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RC- verbs to hone in on the author's purpose

ARCADE verbs
-Advocate
-Rebut
-Comparre
-Analyze
-Describe
-Explain

Reading comp, Topic & Scope

Topic= broad subject of the passage
Scope= narrow focus within the subject

Sentence correc- categories of errors

Verbs- 15%
Pronouns- 14%
Modification- 15%
Parallel structure- 10%
Comparisons- 7%
Usage/ idioms- 16%
style- 16%
other- 7%

Critical reasoning breakdown

assumption- 11%
strengthen- 19%
weaken- 37%
inference- 16%
explain- 8%
other- 6%
flaw- 3%

CR- most common wrong-answer traps on CR questions

180- the answer choice does use terms you may be looking for, but uses them in the opposite way needed

Faulty use of detail- something mentioned in the stimulus is used in an incorrect manner

Extreme- The answer choice goes beyond what is needed or what is acceptable

Distortion- the answer choice takes facts from the stimulus out of context

Out of Scope- the answer choice goes beyond what is mentioned in the stimulus

CR- If the argument depends on representativeness, what is the most common assumption?

It is that the individual or small group is indeed representative of the larger group

CR- What are the alternate possibilities to a causation assumption?

1. reverse causation, in which instead of X causing Y, Y causes X
2. Correlation, in which both X and Y are caused by Z
3. Coincidence, in which X and Y happened to occur at the same time but are unrelated

CR- 3 most common assumption patterns in the assumption family of questions

1. causation
2. representativeness
3. plans, proposals and predictions

CR- Assumption question tackling steps

CEA
1. identify the conclusion
2. identify the evidence
3. figure out the assumption

CR- Assumption family question types

-assumption
-strengthen
-weaken
-flaw

CR- common types of CR questions

-assumption
-strengthen
-weaken
-flaw
-inference
-explain
-bolded statement

RC- what do inference questions ask about and how can their answers be found?

Inference questions are about things that must be true from the passage, but that aren't explicitly stated. They will use language such as "likely," "probably," or "suggests" to let you know the answer is not directly stated. Their answers can be found by checking the answer choices one at a time against your Scope, Purpose, Passage Map or the passage itself.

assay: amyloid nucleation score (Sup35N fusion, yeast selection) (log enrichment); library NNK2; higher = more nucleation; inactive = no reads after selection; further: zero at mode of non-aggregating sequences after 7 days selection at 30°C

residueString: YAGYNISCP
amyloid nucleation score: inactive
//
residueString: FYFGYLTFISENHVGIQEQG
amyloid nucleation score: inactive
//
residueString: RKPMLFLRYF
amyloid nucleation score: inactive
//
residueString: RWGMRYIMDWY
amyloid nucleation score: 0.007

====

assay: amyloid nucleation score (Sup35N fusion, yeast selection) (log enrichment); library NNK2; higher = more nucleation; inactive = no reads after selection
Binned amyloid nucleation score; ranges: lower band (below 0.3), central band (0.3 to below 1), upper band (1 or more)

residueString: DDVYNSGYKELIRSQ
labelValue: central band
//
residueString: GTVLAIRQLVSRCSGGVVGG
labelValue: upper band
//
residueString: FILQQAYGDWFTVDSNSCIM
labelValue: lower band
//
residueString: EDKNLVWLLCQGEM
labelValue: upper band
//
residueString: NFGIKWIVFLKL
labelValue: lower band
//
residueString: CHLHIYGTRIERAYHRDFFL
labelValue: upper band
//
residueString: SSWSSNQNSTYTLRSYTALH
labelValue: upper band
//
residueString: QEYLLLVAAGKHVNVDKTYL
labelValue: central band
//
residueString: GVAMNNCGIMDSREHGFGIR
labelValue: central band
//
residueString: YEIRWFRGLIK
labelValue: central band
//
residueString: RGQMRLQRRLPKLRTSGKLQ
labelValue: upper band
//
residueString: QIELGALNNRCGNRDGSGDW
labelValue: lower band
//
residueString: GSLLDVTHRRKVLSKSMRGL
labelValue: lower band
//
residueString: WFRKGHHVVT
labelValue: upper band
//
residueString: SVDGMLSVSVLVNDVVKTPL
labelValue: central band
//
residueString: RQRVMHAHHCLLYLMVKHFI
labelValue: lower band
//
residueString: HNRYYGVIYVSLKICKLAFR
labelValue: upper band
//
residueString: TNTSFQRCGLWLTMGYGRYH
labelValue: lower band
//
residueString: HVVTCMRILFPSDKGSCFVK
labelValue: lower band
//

RC- most common question types

-global
-detail
-inference
-logic

Essay- issue essay template

1. Restate the issue. Agree or disagree and state briefly why.
2. Introduce a point of agreement/disagreement, with relevant detailed support.
3. Add a second point of agreement/disagreement with relevant detailed support.
4. Address an opposition to the argument and refute it with relevant detailed support
5. Conclude with a final statement about your stance on the issue

Essay- Argument essay template

1. Show that you understand the argument by putting it in your own words and explaining that it's flawed.
2. Point out one flaw in the author's reasoning; explain why it's questionable
3. Identify another source of the author's faulty reasoning; explain why.
4. Describe evidence that would if it were provided, strengthen the argument.
5. Conclude that without such evidence, you're not persuaded.

Essay- Kaplan method for AWA

1. Take apart the Argument/issue (2 Mins)
2. Select the points you will make (5 mins)
3. Organize, using Kaplan's essay templates (1 min)
4. Type your essay (20mins)
5. Proofread your work (2 mins)

Essay- Argument/ Issue

Argument essay asks you to assess an argument and present its flaws and what would be required to strengthen the argument

Issue essay asks you to select and defend a side of the issue given in the prompt

What does the subject do in a passive-voice sentence?

In the passive voice, the subject is acted upon. It receives the action expressed in the verb.

Example: the girl was bitten by the dog.

What does the subject do in an active-voice sentence?

In the active voice, the subject acts. It performs the action expressed in the verb.

Example: The dog bit the girl.

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